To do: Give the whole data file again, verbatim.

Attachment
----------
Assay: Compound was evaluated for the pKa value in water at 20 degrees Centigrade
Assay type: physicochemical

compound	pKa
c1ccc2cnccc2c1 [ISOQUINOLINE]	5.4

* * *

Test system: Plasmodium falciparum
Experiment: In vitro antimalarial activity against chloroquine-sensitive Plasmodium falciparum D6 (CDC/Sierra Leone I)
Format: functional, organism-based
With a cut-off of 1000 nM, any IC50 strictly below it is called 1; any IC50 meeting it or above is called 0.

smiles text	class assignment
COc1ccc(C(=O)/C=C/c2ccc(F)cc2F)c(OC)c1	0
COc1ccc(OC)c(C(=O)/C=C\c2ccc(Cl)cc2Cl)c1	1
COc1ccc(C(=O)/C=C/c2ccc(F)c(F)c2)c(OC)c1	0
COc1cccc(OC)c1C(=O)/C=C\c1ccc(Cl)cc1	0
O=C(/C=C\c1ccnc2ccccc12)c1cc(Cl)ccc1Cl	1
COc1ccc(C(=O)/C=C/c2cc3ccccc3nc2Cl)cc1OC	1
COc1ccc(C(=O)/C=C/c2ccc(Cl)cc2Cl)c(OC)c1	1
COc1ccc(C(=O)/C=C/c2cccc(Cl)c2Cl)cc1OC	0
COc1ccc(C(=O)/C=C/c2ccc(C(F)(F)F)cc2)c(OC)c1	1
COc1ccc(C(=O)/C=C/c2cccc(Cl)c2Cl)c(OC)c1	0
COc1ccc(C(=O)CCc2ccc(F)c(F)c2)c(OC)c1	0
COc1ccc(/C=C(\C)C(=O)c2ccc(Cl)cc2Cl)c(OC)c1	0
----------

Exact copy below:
Assay: Compound was evaluated for the pKa value in water at 20 degrees Centigrade
Assay type: physicochemical

compound	pKa
c1ccc2cnccc2c1 [ISOQUINOLINE]	5.4

* * *

Test system: Plasmodium falciparum
Experiment: In vitro antimalarial activity against chloroquine-sensitive Plasmodium falciparum D6 (CDC/Sierra Leone I)
Format: functional, organism-based
With a cut-off of 1000 nM, any IC50 strictly below it is called 1; any IC50 meeting it or above is called 0.

smiles text	class assignment
COc1ccc(C(=O)/C=C/c2ccc(F)cc2F)c(OC)c1	0
COc1ccc(OC)c(C(=O)/C=C\c2ccc(Cl)cc2Cl)c1	1
COc1ccc(C(=O)/C=C/c2ccc(F)c(F)c2)c(OC)c1	0
COc1cccc(OC)c1C(=O)/C=C\c1ccc(Cl)cc1	0
O=C(/C=C\c1ccnc2ccccc12)c1cc(Cl)ccc1Cl	1
COc1ccc(C(=O)/C=C/c2cc3ccccc3nc2Cl)cc1OC	1
COc1ccc(C(=O)/C=C/c2ccc(Cl)cc2Cl)c(OC)c1	1
COc1ccc(C(=O)/C=C/c2cccc(Cl)c2Cl)cc1OC	0
COc1ccc(C(=O)/C=C/c2ccc(C(F)(F)F)cc2)c(OC)c1	1
COc1ccc(C(=O)/C=C/c2cccc(Cl)c2Cl)c(OC)c1	0
COc1ccc(C(=O)CCc2ccc(F)c(F)c2)c(OC)c1	0
COc1ccc(/C=C(\C)C(=O)c2ccc(Cl)cc2Cl)c(OC)c1	0